A glossary of Asian ingredients (with their uses and substitutes) for preparing a rijsttafel:

Coconut milk: If you have the time and inclination, you can go to the trouble of making your own coconut milk by peeling and grating fresh coconut meat and making an infusion with water that produces a delicious coconut milk. For most recipes, however, the canned or frozen product is an adequate substitute. The canned milk usually has thick, almost solid cream on the top and thinner milk on the bottom. Use the top cream where specified, otherwise shake up the whole can before using. The frozen coconut milk, also in cans, is usually much thicker than the regular canned and often has better flavor. Both are available in most Asian markets.

Chilies: Fresh chilies are available in most Asian and specialty markets. Before handling chilies, put on a pair of clean rubber gloves. The seeds are the hottest part of the chili, so if you are the least bit conservative, remove the seeds. Sambal olek makes an excellent substitute for fresh red chilies.

Cilantro: Also known as coriander leaf and Chinese parsley, cilantro has no substitute. It does not freeze well, but is available year-round in Asian markets and has an indescribable, pungent flavor. Dried cilantro is not a substitute.

Indonesian sweet chili sauce: A sweet-hot sauce with the texture of ketchup. Available bottled in Asian markets. Keeps indefinitely in the refrigerator.

Kafir lime skin: Available in packets of dried strips in Asian markets, this skin of the wild lime can be substituted with strips of fresh lime skin. Store unused portion in the freezer.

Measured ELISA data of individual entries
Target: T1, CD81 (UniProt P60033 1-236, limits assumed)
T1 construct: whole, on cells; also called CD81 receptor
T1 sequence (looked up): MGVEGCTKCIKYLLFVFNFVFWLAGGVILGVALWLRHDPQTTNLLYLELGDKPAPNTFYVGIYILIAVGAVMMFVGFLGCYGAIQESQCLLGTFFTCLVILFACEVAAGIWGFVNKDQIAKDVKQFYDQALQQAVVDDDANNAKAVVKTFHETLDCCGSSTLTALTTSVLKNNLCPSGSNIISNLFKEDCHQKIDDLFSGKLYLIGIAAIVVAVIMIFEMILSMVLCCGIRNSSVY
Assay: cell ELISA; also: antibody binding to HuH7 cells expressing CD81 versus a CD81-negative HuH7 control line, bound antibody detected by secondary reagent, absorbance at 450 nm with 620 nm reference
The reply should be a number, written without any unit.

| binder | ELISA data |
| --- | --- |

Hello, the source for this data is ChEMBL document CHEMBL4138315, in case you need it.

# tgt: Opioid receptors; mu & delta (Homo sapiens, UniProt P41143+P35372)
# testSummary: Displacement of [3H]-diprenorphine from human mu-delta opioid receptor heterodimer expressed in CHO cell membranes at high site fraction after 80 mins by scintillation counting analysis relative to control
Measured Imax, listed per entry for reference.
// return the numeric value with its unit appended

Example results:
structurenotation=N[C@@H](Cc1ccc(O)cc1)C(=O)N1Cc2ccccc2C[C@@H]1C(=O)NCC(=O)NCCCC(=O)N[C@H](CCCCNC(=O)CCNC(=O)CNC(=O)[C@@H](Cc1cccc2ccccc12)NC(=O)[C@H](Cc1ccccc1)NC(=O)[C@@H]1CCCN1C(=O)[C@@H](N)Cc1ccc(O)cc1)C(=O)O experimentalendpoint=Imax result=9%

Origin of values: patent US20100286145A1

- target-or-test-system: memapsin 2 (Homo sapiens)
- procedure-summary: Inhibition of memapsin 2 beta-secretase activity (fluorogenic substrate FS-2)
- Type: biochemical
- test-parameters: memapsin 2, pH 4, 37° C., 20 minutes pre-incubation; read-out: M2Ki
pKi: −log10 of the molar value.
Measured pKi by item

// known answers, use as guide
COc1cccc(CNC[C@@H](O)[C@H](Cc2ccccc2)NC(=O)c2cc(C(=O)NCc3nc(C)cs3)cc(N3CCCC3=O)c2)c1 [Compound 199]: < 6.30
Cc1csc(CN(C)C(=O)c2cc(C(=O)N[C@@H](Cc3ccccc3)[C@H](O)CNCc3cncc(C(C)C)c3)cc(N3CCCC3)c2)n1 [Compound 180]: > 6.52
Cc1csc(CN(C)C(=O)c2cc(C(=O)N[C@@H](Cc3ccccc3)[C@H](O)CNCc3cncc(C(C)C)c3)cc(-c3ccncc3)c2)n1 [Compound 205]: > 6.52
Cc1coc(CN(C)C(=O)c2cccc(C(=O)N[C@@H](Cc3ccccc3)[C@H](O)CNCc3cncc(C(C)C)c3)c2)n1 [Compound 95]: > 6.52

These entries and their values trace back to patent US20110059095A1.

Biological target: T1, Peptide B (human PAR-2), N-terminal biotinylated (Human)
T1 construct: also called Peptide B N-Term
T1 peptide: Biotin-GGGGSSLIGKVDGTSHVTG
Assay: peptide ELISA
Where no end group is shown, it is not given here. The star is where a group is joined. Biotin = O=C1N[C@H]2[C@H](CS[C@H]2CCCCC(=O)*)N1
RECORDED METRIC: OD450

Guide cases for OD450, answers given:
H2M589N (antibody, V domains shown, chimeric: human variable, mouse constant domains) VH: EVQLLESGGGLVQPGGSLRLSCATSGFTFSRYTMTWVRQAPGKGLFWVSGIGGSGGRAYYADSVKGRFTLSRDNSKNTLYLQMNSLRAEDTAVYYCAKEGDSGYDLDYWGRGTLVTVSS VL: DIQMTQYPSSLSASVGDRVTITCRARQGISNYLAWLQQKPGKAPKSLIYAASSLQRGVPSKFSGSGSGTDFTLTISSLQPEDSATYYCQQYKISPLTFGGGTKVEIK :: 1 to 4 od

Ketjap manis: Indonesian sweet dark soy sauce with a slightly molasses taste. Available in many Asian markets. Substitute thick, dark Chinese or Japanese soy sauce.

Krupuk: Prawn chips, purchased in dry, uncooked form and deep-fried quickly until crisp and puffy. Eaten as a snack and with other foods. Available in Asian markets.

Lemon grass: A long, fiberous scallion-like stalk with a lovely citronella aroma and flavor. It is available fresh year-round in most Asian markets. Wrapped tightly, lemon grass freezes well. Dried is a poor substitute. A better substitute is fresh lemon zest.

Laos powder: A ground spice made from a relative of ginger. No substitute.

Makrut leaves: Also labeled bai ma grood and daun limau perut in area Asian markets, this leaf, available dried and sometimes fresh, has a lemon-lime flavor. Fresh leaves freeze well and the dried should be stored as any dried herb. Substitute lime zest or the leaves of a potted lemon or lime tree if you have one.

Palm sugar: Usually sold in jars or flat cakes in Asian markets, this sugar made from coconut palms can be adequately replaced with brown sugar. Keeps indefinitely on the shelf.

Sambal olek: Minced chilies bottled with salt and vinegar, this is a convenient substitute for minced fresh chilies with no loss of flavor. Available in Asian markets. Keeps indefinitely in the refrigerator.

Tamarind liquid: Made from the fruit of the tamarind tree, this brownish, tart-sour liquid can be made from pulp purchased in Asian markets in cellophane packets. To reconstitute, combine 1 tablespoon tamarind pulp with 1/4 cup warm water and mash around with a fork. Wait 5 minutes and strain off the juice, pressing the pulp to extract as much as possible. Tamarind is also available in an instant form packaged in plastic pots. To reconstitute, dissolve 1 teaspoon in 1/4 cup water. Both jar and paste form keep indefinitely in the refrigerator.

Trassi: Also called blacan and shrimp paste, a concentrate of dried fermented shrimp and fish with a very strong odor rather like fish sauce. To use, flatten a measured amount on a square of foil, close into a packet and toast 3 minutes per side over a gas flame or sit it directly on an electric burner set on medium for the same time. Anchovy paste makes an approximate substitute.